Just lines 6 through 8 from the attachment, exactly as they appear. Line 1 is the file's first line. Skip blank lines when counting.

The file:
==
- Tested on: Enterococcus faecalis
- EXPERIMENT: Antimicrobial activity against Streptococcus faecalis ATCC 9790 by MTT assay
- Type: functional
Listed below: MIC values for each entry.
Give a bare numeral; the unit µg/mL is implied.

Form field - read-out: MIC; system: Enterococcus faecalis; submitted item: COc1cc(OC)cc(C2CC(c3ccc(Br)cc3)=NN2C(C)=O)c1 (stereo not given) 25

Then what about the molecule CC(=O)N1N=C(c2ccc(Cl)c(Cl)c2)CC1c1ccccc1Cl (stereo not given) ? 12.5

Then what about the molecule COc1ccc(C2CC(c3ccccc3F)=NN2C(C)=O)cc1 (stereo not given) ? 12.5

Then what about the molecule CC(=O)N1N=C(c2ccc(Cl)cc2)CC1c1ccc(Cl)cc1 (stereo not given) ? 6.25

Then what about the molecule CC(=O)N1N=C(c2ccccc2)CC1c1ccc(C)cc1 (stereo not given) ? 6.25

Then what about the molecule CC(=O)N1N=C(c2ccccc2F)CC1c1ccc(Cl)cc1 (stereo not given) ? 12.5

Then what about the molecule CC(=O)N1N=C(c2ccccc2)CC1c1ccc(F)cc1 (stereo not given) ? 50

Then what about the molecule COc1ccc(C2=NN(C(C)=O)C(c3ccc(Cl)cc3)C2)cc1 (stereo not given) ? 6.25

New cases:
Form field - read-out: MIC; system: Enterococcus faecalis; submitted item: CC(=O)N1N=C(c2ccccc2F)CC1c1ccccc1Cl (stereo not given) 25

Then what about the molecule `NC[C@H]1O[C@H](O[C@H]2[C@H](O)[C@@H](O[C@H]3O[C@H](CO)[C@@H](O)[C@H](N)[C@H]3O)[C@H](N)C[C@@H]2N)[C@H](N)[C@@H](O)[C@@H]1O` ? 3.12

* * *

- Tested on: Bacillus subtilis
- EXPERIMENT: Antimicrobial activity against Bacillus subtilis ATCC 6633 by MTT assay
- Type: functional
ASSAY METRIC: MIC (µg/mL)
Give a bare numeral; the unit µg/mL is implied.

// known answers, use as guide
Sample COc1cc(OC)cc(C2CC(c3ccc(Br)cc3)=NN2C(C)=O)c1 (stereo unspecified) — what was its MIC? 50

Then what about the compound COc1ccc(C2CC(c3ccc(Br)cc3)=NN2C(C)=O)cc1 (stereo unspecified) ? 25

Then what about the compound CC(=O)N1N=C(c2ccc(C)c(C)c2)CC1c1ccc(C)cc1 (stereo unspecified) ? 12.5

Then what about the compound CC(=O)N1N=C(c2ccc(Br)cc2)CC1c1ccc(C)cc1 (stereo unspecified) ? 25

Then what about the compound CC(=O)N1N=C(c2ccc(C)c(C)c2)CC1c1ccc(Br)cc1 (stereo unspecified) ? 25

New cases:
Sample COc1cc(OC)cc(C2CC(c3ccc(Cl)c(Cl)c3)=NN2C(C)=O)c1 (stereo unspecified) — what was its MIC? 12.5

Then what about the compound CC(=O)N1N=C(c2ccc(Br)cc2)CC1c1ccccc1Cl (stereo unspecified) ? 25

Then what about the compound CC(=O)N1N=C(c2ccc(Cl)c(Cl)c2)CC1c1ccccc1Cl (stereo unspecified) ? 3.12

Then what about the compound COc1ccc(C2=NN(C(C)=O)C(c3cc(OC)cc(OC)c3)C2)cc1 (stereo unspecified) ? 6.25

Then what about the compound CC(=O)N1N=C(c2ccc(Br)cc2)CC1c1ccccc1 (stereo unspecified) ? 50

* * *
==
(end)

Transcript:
Form field - read-out: MIC; system: Enterococcus faecalis; submitted item: COc1cc(OC)cc(C2CC(c3ccc(Br)cc3)=NN2C(C)=O)c1 (stereo not given) 25

Then what about the molecule CC(=O)N1N=C(c2ccc(Cl)c(Cl)c2)CC1c1ccccc1Cl (stereo not given) ? 12.5

Then what about the molecule COc1ccc(C2CC(c3ccccc3F)=NN2C(C)=O)cc1 (stereo not given) ? 12.5